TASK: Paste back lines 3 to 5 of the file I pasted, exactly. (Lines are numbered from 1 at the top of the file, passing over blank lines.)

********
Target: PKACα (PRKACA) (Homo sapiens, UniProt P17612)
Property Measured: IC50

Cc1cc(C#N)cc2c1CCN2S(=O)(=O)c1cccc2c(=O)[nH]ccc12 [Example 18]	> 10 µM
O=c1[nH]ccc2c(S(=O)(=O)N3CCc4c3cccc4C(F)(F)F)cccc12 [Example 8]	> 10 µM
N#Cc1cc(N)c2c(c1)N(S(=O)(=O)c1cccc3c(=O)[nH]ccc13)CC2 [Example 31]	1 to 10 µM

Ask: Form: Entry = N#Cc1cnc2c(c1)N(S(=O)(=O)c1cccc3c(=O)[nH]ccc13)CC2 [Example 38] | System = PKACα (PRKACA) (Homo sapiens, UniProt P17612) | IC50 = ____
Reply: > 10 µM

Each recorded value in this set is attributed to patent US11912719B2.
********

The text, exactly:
Cc1cc(C#N)cc2c1CCN2S(=O)(=O)c1cccc2c(=O)[nH]ccc12 [Example 18]	> 10 µM
O=c1[nH]ccc2c(S(=O)(=O)N3CCc4c3cccc4C(F)(F)F)cccc12 [Example 8]	> 10 µM
N#Cc1cc(N)c2c(c1)N(S(=O)(=O)c1cccc3c(=O)[nH]ccc13)CC2 [Example 31]	1 to 10 µM